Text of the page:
A great idea from Adobe – though I think this is more about generating some additional revenue from the people that chance the pirated copies that may change their minds…
    DM

  • http://www.amlingstudios.com Chris

    Great article, thanks for posting. My question is what about Creative Suite 6? The rumors had it coming out in October this year. My company already has a copy of the Master Collection 5, why should I spend our money on a .5 release when a full release is coming just down the road?

  • Sandeep

    They should have a package with just Dreamweaver, Photoshop and Fireworks. That’s the all a web designer need from Adobe. They could sell flash and related tools in another package.

  • http://www.visual-blade.com Daquan Wright

    “But Adobe products are also very, very expensive. So expensive that many new (and even experienced) designers have little choice but to use pirated copies, or turn to less-polished, less-powerful open source alternatives. Neither one is an ideal solution.”

    Designers/Developers who aren’t making oodles of money will keep doing it too. You can’t put out your best work in mediocre programs, it doesn’t matter what anyone says, that’s the truth (or rather in a timely manner to meet deadlines).

    So for $89/month, you’d pay slightly over $1,000 per year. I understand they need money as a company, but designers who are struggling will likely stay away from this. I fail to see how this does justice to people who actually need to use the software to do work but aren’t top dollar designers/developers….a bit sad imo.

  • http://www.webdesignerdepot.com Walter

    I think its strength is if you want to use their applications for a limited time only (like a freelancer coming to your office to work for a few months). For the regular user in my opinion it’s just too expensive.

  • http://www.scottstubblefield.com Scott Stubblefield

    I think it’s pretty ridiculous to have a monthly fee if it’s not counting towards the actual purchase… It would be nice if it was more like a loan or something. On the positive side of that note, if we can get upgrades for no extra charge, I could see that being a pretty nice feature.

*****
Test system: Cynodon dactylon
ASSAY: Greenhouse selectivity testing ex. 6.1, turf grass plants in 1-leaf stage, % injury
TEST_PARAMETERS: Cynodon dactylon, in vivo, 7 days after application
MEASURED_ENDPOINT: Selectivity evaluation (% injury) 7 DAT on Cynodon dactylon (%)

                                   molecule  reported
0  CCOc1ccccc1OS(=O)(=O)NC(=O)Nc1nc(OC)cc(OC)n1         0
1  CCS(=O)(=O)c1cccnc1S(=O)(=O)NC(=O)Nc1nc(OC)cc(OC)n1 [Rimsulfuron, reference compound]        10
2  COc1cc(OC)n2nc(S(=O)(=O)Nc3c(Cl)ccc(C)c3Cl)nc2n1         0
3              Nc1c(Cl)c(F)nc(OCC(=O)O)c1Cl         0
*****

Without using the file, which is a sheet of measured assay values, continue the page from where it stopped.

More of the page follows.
• http://twitter.com/kstagg kstagg

    How many of you all have Macs? Just curious.

    • Jason

      Not me!!! Definitely prefer designing on my more powerful (and more affordable) PC :)

  • Dave

    Just because you upgrade to new software doesn’t mean you are any better at what you do.

  • Allison

    adobe prices remain so steep while the mac design apps are getting better, more intuitive and are around $50 to buy once and download immediately! more than likely i will just wait to see what apple comes up with next. i was impressed with the cs5 online presentations but using it in my job it was less effective!

  • Mike

    Agreed– unless you only need the software for a couple months, it’s way too pricey to go month to month.

    The only good thing I see is that, as a current CS4 user, it doesn’t cost me any more to get CS5.5 as it does to get CS5. Also, it means you might only wait 12 months for a feature rather than 18, in some cases (obviously not all– as most have pointed out, 2 of the biggest apps really saw no updates in 5.5– Illustrator and Photoshop).

  • http://icecoldwebdesign.comli.com/ Brian

    The question: Do you think it’s to expansive. I’ll say YES IT IS.

  • http://thompsondesigns.net dhaemion

    I can just imagine the fallout when people who have not looked at this closely realize it is not a payment plan. Unless you are just getting the programs for a month or so, and I don’t know of any designer that would do that unless you are taking on a developer, you are just going to be giving Adobe your shirt each month. At those rates you may as well just get whatever suite you want and put it on a credit card, I think it would be cheaper and you would have something to show for it in a year. Besides, it is not like everyone has to get every version that comes out, 99% of the time they don’t add anything new enough that you can’t get away with skipping a version.

  • http://www.BrianWetjen.com/ Brian